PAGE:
And finally with preservers, transmitting, it's something that I shouldn't need to do. That's kind of the mindset. I shouldn't need to promote myself, to sell myself. I should do my work well, and that should speak for itself. I shouldn't need to reach out to people to tell them how good I am. That's kind of the mindset of the preserver.
Navigators is different. So I am a navigator as well. So we do navigating without thinking. We just scan the room. We know who is who. We know who to trust. We just engage in relationships in a navigating way. But then transmitting, it's what we're conflicted about. So navigators feel like, Oh, I wish I were like those transmitters, but not so much that I would be the center of attention. So I don't want to do too much. I envy them, but then I kind of disliked them in a way. So it's a conflicted about it. Preserving, it's something that can always wait until tomorrow.
So I was talking to a Navigating Three the other day, and we were talking about how they manage their kind of own energy. And he said, I can always sleep tomorrow, but today, I'll kind of be where I want to be and even if I have to stay until really late. So it's always something that can wait. It's low priority, the preserving domain. He was also talking about how he drives people really hard and doesn't pay attention to their well-being. Because that's kind of the domain where he pays the least attention.Mario:
I always forget to schedule bathroom breaks when I'm doing a training. I just lose track of time. And then you see people starting to squirm and all that sort of stuff, and you realize oh, I've had these people here for two hours instead of breaking at 90 minutes, you know, that sort of thing.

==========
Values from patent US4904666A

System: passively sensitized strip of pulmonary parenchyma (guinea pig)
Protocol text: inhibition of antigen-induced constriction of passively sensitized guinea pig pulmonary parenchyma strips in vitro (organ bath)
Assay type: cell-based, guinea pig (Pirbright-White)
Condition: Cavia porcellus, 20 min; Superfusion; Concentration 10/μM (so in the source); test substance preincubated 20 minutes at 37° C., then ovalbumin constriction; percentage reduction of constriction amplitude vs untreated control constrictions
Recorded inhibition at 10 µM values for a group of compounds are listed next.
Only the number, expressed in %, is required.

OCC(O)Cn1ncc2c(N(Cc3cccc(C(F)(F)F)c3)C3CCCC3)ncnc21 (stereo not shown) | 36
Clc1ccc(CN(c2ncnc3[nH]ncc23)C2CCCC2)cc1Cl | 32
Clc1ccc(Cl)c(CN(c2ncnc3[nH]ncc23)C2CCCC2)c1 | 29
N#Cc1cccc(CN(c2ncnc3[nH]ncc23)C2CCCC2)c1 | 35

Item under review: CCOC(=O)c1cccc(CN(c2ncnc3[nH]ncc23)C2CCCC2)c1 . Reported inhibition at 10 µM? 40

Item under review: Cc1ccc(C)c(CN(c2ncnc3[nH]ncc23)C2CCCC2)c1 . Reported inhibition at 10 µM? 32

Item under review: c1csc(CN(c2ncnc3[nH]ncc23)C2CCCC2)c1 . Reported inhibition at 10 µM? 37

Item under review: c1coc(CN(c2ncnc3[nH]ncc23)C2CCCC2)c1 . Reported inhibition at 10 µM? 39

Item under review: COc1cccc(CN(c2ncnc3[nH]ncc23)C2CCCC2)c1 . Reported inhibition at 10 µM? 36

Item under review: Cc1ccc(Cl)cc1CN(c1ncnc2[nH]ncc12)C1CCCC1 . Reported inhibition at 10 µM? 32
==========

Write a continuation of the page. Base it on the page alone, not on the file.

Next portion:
So now, the reason I think is that most people don't agree with this pattern is because they're not defining the terms in the same way that we are very often. So for example, we have lots of transmitters who say, Oh, I'm social second. And they're confusing wanting to transmit at an audience. even if that's an audience of people at a cocktail party, with being social.
And we're saying that might be social, but it's not navigating. Because navigating is about taking in information, understanding and putting context, reading nuance, like María José said, but transmitters don't do that. Well, why? Because busy transmitting. If you're transmitting, you're not receiving most of the time. So when people get the definitions right, then they start to see it.
They're looking for prey, as one of our friends put it, who's a transmitter.María José:
They're not scanning the room to understand the room and every piece of it as navigators would. So they transmit without thinking, and then the sort of inner conflict will be preserving. That's at the service of transmitting most of the time. So I can want to have a good home, a nice home to transmit, or the resources to transmit, personal resources. I want to look good. I want to be healthy. Well, that's so that I can transmit better or more.
Yeah, I was just going to finish with the last, the third profile, the transmitting profile. So they do this transmitting without thinking. What you're saying, it's a typical confusion. It's transmitters scan the room, but most of the times to see what's interesting.
And then the Navigating domain, it's almost wrong. It's amazing how in like... We were doing this session the other day, people were asking if navigating was immoral. Because it was just like, it feels wrong to a lot of transmitters, just a waste of time, spending time talking to people who you don't need in the short term, or building alliances or scanning or understanding the politics.
Or gossiping. So there's a particular order, and I agree with you that some people don't get the definitions. And sometimes I think the other confusion is that they see traits that have to do with the strategy as being part of the instinctual domains.Mario:
Or gossiping.María José: